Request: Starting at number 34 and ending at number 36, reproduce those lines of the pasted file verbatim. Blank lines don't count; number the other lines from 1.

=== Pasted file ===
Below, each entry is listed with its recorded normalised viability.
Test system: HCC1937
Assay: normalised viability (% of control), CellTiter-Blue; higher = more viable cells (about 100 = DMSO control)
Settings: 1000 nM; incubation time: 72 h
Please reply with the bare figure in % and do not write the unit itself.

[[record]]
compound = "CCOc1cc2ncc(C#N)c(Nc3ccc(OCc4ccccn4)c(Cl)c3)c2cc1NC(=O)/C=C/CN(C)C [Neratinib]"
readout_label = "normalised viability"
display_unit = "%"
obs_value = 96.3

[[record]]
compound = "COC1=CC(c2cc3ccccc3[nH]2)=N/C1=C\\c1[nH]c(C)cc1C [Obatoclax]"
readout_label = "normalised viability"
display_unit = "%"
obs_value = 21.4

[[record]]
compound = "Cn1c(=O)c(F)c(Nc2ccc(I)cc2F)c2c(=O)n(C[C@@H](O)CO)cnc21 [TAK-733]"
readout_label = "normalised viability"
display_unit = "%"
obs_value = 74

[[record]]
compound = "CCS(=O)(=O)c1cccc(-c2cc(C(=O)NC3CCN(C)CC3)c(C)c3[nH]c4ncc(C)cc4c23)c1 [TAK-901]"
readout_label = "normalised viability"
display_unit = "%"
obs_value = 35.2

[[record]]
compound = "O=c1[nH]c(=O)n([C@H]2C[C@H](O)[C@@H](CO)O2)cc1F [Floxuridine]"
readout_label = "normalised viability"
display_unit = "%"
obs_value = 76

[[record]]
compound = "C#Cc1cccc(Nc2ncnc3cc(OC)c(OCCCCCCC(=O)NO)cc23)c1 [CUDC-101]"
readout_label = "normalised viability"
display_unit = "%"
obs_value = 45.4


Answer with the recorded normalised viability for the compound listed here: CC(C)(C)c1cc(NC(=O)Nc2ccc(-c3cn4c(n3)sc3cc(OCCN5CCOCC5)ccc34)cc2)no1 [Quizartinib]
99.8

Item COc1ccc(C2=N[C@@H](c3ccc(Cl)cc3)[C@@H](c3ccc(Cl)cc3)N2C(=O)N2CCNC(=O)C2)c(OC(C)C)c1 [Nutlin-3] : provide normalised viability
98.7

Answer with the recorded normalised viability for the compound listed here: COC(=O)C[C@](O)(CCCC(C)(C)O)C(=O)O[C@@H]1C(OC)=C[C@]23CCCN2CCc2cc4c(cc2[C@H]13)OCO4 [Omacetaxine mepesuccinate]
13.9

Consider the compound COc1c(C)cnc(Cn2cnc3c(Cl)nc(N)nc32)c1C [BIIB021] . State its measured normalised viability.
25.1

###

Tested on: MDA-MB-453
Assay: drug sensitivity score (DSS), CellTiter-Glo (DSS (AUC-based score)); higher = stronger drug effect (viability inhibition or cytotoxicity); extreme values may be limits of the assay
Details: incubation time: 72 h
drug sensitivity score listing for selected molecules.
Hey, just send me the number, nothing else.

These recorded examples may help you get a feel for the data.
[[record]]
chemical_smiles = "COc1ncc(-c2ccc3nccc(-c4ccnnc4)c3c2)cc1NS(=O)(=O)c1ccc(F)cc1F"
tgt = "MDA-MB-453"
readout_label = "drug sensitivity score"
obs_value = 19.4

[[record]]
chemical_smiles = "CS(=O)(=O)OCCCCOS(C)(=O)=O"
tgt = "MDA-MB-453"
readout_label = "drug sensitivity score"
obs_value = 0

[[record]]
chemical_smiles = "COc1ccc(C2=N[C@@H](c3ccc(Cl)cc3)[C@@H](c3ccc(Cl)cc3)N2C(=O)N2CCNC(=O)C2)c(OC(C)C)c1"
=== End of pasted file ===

display_unit = "%"
obs_value = 45.4


Answer with the recorded normalised viability for the compound listed here: CC(C)(C)c1cc(NC(=O)Nc2ccc(-c3cn4c(n3)sc3cc(OCCN5CCOCC5)ccc34)cc2)no1 [Quizartinib]